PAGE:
Die regulatorische Rolle Granzym B-sezernierender B-Lymphozyten
Karen Dahlke, Universität Ulm
B cells belong to the acquired immune system and play an important role for the humoral immune response. In recent years several hints emerged indicating that B cells may exhibit additional immune functions beyond antibody production. Lately we demonstrated that B cells are able to produce granzyme B (GrB) after stimulation with Interleukin(IL)-21 and antibodies against the B cell receptor. GrB is a serine protease, classically known to be produced by cytotoxic T cells for the induction of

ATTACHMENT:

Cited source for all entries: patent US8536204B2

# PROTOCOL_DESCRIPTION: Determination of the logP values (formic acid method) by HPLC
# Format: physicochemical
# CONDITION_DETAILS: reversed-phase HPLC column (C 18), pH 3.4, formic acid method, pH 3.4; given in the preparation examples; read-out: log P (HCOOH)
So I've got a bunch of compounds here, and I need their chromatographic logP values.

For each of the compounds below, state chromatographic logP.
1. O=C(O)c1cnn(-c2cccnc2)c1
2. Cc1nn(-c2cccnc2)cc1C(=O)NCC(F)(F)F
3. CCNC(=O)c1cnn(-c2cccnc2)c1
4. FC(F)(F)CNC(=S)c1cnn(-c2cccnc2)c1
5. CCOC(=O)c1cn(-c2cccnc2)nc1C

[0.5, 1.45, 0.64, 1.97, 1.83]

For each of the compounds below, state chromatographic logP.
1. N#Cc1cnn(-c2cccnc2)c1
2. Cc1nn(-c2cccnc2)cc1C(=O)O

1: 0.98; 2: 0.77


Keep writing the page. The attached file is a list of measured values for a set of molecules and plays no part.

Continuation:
... osis such as in virus-infected cells. In the meantime, several additional GrB substrates have been identified. Previously, it was shown that regulatory T cells (Treg) and plasmacytoid dendritic cells are able to modulate cellular immune responses in a GrB-dependent way. Therefore we hypothesized, that GrB-secreting B cells might also exhibit regulatory functions. Here we showed that B cells produce GrB after coincubation with Cluster of Differentiation(CD)4+ T cells. This effect is highly dependent on IL-21, secreted by these T cells. Furthermore we demonstrated that proliferation but not the survival of CD4+ T cells was suppressed by GrB-secreting B cells. We demonstrated that B cells directly transfer active GrB to T cells and therefore hypothesized that GrB may block part of the T cell receptor (TCR) signaling pathway. Indeed, we found that B cell-derived GrB can degrade the zeta-chain of activated T cells, which is a known GrB substrate. Furthermore we analyzed surface markers of GrB-secreting B cells and found CD25 to be upregulated. Interestingly, this high affinity part of the IL-2-receptor is also expressed at high levels on Treg. It was therefore discussed earlier whether or not one reason for the suppressive effects of Treg might be deprivation of IL-2 in the environment of bystander T cells. In conclusion, our findings suggest that GrB-secreting B cells may have regulatory functions in the human immune system with IL-21 being a key cytokine for their induction.